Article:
This kind of user interface may require complex structure transformations to be done by the editor. The user may select a passage that has a given structure (say a bulleted list) and ask for a completely different structure (say a table). For such complex transformations, the editor cannot rely only on the DTD, as some semantics is involved. The problem is solved by a transformation language. This language is used to define complex structure transformations. It allows users to define structure patterns and the corresponding transformed structures. With these definitions, the editor may perform any transformation that the user may need and the user may define new transformations as needed.
This approach has a number of advantages:
In HTML, various attributes can be associated with a number of elements, and the allowed attributes depend on the element type. This is stated by the DTD. To help the user choose the right attributes, a specific menu offers at any time all attributes that can be associated with the selected element(s), and only those attributes.
As there is no other means than this menu to associate attributes with elements, only valid attributes can be entered. Moreover, when attributes are allowed to take only some predefined values, these values are also proposed in a specific menu, in such a way that only valid values are entered.
This enforces the structured approach that guarantees that documents are always structurally correct.
In some cases, the structure of a HTML document may be complex, with a number of nested elements of several types. That complexity may lead to ambiguity, as different structures may look very similar when displayed in their formatted representation. As a help to the user in such situations, Amaya can display the actual structure of the document being edited. This is called the structure view and it is displayed in a separate window that the user can see at the same time as the formatted view.
The structure view presents the document's hierarchical structure as an indented list and displays the type and attributes of every element. This view is not a static representation. The user can act on it. S/he can select any element there; s/he can modify the document exactly in the same way as in the formatted view. Moreover, all editing commands are executed in both views simultaneously, whatever the view chosen for issuing the command.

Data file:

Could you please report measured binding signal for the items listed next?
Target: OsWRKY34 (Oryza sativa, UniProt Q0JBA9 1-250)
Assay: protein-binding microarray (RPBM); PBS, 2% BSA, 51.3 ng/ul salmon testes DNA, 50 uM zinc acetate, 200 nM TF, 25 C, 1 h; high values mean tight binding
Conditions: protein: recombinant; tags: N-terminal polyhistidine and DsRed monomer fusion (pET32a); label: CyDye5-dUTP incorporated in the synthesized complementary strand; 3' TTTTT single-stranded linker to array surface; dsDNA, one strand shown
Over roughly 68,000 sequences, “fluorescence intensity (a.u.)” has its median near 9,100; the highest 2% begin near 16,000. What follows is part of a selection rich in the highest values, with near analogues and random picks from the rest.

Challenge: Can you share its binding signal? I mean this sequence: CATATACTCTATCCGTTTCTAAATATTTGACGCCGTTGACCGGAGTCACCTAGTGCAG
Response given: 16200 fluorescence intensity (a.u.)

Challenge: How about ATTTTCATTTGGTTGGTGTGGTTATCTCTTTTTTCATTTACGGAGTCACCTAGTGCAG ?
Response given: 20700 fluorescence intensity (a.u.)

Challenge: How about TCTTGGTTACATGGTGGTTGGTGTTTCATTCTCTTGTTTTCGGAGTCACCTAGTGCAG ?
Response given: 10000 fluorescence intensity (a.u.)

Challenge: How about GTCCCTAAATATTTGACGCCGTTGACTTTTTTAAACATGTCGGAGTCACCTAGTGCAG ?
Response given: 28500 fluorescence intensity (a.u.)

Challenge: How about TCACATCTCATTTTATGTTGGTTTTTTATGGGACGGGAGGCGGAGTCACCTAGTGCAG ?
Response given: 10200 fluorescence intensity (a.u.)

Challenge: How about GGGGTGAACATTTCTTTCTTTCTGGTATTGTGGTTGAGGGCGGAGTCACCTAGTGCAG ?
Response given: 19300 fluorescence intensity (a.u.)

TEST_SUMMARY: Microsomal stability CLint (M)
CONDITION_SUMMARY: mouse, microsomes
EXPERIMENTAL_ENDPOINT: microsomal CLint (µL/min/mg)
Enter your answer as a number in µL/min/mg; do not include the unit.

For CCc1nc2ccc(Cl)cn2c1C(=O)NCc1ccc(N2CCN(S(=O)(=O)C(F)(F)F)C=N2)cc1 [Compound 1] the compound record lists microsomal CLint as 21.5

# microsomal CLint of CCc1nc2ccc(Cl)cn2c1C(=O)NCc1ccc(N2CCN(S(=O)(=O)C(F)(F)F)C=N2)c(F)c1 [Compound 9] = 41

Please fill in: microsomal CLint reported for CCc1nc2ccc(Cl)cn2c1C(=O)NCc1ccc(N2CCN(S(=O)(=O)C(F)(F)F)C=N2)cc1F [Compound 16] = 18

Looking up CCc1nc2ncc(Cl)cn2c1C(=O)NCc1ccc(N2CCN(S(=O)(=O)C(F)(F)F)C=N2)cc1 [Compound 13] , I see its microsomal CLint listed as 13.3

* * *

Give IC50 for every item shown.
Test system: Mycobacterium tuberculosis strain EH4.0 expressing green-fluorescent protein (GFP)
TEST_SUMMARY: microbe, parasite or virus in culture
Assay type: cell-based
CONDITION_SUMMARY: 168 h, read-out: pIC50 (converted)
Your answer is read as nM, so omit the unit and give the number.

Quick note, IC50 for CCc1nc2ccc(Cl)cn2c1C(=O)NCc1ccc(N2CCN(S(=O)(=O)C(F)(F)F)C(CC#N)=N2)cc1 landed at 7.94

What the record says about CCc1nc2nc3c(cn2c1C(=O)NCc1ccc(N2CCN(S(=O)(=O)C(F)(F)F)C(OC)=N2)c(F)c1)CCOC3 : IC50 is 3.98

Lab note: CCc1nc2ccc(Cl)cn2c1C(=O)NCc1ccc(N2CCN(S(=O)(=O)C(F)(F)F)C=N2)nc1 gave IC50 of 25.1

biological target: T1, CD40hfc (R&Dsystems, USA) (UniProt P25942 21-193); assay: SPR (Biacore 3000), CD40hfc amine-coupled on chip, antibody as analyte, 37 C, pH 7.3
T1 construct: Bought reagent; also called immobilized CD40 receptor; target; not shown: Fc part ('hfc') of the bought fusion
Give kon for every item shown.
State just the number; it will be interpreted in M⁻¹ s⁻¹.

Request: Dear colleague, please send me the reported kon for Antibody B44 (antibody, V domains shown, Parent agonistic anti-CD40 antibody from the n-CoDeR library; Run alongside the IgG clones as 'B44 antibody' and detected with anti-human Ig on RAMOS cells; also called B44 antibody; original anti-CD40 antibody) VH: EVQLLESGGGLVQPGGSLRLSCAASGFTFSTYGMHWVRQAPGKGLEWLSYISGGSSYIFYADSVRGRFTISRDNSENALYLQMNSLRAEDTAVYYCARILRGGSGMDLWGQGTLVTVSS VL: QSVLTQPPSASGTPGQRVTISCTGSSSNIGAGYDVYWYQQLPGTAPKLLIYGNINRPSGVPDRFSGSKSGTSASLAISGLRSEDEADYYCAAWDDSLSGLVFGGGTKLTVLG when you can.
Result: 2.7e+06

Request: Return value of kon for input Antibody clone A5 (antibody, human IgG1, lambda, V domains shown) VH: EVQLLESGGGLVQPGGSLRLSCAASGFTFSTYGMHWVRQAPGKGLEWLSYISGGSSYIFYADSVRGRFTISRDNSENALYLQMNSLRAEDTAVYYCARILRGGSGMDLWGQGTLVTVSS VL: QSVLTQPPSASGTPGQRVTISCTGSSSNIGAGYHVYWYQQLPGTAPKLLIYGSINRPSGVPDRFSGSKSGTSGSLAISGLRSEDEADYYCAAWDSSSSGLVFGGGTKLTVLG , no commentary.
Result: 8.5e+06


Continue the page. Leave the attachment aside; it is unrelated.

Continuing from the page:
The principle of showing the same document in different windows simultaneously is not restricted to the structure view. An alternate view is also available. It shows the document as if it would be displayed on a dumb terminal. Like the structure view, the alternate view may be used for editing, as well as the other views. It's not simply a preview that allows to check the document from a different viewpoint; it's a dynamic representation, where the user can make any change.
The concept of a view may be used for showing other aspects of a document. It is fairly simple to define new views and one can imagine a window showing links, another showing headings (a table of contents), etc.
Links are first class citizens in web pages. Therefore a particular attention has been paid to their manipulation. Most often, the user does not have to type URLs to edit links. Instead, the browsing function of Amaya is used to load different documents. Links are then created or modified by simply clicking on the target document or anchor that is displayed on the screen. Thus, the user can see the actual target of a link and avoid any mistake when setting links.